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Big Bill Broonzy
On this date, we celebrate the birth of Big Bill Broonzy in 1893. He was a Black blues singer and guitarist.
Born William Lee Conley Broonzy, he was from Scott, MS, but grew up in Arkansas. He served in the army from 1918 to 1919, and moved to Chicago a year later where in 1926, he made his recording debut as guitar sideman to a number of Black blues singers. Later he became a singer, making his New York City concert debut at Carnegie Hall in 1938. By 1940, Broonzy was recognized as one of the best selling blues-recording artists. In 1951, he toured Europe becoming popular across that continent. Many students of the blues have found his work almost as fascinating for its sociological as for its strictly musical content.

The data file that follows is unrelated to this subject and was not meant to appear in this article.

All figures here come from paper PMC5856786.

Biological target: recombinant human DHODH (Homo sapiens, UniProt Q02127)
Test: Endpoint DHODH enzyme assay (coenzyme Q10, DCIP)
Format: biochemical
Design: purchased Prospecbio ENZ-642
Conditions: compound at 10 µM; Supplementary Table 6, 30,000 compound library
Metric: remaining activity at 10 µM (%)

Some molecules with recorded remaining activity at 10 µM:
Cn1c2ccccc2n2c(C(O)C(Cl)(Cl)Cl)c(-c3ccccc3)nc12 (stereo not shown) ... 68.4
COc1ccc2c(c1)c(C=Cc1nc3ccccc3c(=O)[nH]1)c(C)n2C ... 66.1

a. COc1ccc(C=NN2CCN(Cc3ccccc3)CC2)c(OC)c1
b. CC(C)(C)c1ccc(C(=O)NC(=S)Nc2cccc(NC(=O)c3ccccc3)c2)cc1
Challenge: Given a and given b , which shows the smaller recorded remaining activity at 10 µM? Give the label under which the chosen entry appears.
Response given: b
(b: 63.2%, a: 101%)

His mother, who was born a slave, died at the age of 102, having survived to see her son become a world-famous musical figure. His autobiography, “Big Bill Blues,” appeared in 1955. Broonzy embodied a tradition of itinerant folk blues. At the height of his popularity in 1957, his vocal effectiveness was reduced by a lung operation. Bill Broonzy died of cancer on August 14, 1958 in Chicago, Illinois.
Nothing But the Blues: The Music and the Musicians
Edited by Lawrence Cohn
Copyright 1993 Abbeville Publishing Group, New York